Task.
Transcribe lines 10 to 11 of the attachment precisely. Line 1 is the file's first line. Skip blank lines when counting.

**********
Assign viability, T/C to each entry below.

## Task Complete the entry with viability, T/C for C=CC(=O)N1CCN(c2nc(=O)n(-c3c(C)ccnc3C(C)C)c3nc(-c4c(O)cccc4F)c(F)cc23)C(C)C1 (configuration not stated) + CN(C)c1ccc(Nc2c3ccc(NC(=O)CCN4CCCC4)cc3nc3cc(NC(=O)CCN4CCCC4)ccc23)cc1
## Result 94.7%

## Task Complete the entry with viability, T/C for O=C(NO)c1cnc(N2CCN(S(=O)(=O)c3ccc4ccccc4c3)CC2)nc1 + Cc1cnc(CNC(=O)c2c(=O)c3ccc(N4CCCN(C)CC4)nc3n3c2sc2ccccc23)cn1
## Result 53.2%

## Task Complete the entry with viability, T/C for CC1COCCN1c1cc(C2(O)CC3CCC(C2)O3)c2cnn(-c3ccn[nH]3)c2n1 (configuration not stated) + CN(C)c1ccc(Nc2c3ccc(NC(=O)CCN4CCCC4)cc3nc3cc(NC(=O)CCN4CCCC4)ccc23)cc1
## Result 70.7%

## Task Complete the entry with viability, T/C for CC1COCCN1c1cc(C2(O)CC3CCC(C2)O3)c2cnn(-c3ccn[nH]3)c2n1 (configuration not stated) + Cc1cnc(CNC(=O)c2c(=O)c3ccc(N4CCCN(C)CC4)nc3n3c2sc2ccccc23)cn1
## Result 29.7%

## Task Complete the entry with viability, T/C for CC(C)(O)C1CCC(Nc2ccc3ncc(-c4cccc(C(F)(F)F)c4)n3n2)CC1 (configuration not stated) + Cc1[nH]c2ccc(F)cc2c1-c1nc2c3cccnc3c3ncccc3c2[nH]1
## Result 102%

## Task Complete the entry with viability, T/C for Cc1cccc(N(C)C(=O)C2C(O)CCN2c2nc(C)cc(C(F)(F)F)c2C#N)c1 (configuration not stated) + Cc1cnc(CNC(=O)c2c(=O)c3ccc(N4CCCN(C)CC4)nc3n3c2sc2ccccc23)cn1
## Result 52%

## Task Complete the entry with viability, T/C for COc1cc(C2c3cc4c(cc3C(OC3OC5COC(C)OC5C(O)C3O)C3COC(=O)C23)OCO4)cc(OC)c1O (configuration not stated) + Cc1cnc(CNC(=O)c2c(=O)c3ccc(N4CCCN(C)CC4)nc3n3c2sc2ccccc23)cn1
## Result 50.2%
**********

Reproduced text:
## Task Complete the entry with viability, T/C for CC(C)(O)C1CCC(Nc2ccc3ncc(-c4cccc(C(F)(F)F)c4)n3n2)CC1 (configuration not stated) + Cc1[nH]c2ccc(F)cc2c1-c1nc2c3cccnc3c3ncccc3c2[nH]1
## Result 102%